Interest groups spent $16.7 million lobbying the state Capitol during the second half of 2019, a big drop from the same period two years earlier, according to a WisPolitics.com check of filings.
Historically, lobbying in Wisconsin hit a high in the second half of 2017 with $18.5 million spent trying to influence the Capitol as the budget dragged into September and GOP lawmakers in the Assembly and Senate bickered over final details. The $18.5 million then spent over that six-month period was a significant increase from the $15.6 million dropped during the same period two years earlier.
But that activity tailed off significantly for the same period in 2019 for obvious reasons: the budget was done on time, and the Senate was in just two days during the fall floor period and the Assembly just three. Altogether, lobbyists spent 93,920 hours in the last six months of 2019 trying to exert influence in the Capitol, down from 102,150 hours during the same period in 2017.
The dip in spending in the last six months of the year also helped drop the total tally for spending in 2019 below that for 2017. Last year, groups spent $34.6 million on lobbying in the Capitol, down from $37.3 million in 2017.
Wisconsin Manufacturers & Commerce was the biggest spender on lobbying, dropping $388,450 in the six-month period.
The Wisconsin Hospital Association was No. 2 at $343,432, and the Wisconsin Credit Union League was No. 3 at $308,527.
WMC reported it spent 14% of its time on workforce training and another 11% on the regulation of PFAS, a chemical used in products such as firefighting foam and nonstick cookware. Several bills were introduced this session after the chemical was found in the Marinette-Peshtigo and Madison areas.
The rest of WMC’s lobbying during the six-month effort came under the heading of minor efforts – issues that accounted for less than 10% of the organization’s total time.
Scott Manley, WMC’s executive vice president of government relations, said the attention paid to workforce training included pushes for additional equipment for high school classrooms to welding and other trades and money for instructors.
He said Wisconsin needs to draw more people here to meet employers’ demands.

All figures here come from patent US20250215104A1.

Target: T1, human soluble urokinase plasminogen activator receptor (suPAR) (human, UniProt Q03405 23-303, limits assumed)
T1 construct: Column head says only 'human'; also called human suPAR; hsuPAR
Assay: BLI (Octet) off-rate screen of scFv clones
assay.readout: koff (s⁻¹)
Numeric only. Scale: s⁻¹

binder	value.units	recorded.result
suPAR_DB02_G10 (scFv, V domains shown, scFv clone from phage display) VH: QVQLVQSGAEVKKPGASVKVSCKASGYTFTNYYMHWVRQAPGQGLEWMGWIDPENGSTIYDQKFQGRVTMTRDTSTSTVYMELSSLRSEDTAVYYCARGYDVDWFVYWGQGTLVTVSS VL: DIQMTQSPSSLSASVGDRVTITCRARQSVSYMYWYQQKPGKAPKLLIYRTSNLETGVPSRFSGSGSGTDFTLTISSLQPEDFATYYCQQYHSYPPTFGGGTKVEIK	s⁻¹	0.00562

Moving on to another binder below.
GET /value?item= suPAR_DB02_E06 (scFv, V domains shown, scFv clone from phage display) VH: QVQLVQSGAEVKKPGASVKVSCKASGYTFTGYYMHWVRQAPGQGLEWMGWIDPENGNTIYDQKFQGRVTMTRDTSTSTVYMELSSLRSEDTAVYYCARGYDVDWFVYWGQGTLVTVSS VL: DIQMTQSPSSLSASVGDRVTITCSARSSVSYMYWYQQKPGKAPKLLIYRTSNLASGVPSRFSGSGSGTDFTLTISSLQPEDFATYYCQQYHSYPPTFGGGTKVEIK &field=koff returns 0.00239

“It isn’t just the fact that we’ve got a shortage of skilled workers. We have a shortage of all workers, period, and it’s a demographic problem,” Manley said.
Meanwhile, the Wisconsin Credit Union League spent 24% of its time on Assembly and Senate versions of legislation that made changes to laws governing financial institutions. The changes reduce from 90 days to 30 days the period for payment for lost, destroyed or stolen checks.
The Senate version of the bill, SB 457, was signed into law in the fall.
The group put another 20% of its time into Assembly and Senate versions of legislation to allow financial institutions to refuse or delay a transaction if they believe a vulnerable adult is being exploited.
The legislation — AB 481 and SB 429 — has received public hearings in both chambers of the state Legislature.
The remaining lobbyists in the top 10 (and what they spent) were: Wisconsin Realtors Association ($292,495), Wisconsin Infrastructure Now Inc. ($242,620), Wisconsin Insurance Alliance ($201,613), Wisconsin Farm Bureau
Federation ($200,896), Wisconsin Automobile and Truck Dealers Association Inc. ($190,577); Wisconsin Transportation Builders Association ($189,372), and the Wisconsin Counties Association ($184,643).
The Capitol Report is written by editorial staff writers at WisPolitics.com, a nonpartisan news service that specializes in coverage of government and politics, and is distributed for publication by members of the Wisconsin Newspaper Association.